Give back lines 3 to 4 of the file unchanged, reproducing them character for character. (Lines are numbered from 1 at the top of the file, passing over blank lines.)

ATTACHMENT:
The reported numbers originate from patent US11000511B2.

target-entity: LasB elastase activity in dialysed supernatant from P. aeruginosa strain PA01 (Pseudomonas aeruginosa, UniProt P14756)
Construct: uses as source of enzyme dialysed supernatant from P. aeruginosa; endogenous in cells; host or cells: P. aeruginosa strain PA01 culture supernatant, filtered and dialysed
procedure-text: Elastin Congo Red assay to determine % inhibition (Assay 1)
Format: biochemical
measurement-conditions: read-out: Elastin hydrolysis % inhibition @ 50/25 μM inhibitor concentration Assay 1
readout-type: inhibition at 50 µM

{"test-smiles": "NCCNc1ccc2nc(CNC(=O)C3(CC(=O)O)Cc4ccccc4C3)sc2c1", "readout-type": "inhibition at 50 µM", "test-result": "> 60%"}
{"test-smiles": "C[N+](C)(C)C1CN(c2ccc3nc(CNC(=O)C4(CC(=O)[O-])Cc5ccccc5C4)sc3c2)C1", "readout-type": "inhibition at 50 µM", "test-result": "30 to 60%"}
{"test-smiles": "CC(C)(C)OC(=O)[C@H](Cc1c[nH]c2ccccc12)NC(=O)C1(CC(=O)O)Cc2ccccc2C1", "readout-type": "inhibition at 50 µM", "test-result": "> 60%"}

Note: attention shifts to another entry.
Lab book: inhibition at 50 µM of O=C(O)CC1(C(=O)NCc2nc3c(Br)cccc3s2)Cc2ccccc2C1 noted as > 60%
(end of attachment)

Construct: uses as source of enzyme dialysed supernatant from P. aeruginosa; endogenous in cells; host or cells: P. aeruginosa strain PA01 culture supernatant, filtered and dialysed
procedure-text: Elastin Congo Red assay to determine % inhibition (Assay 1)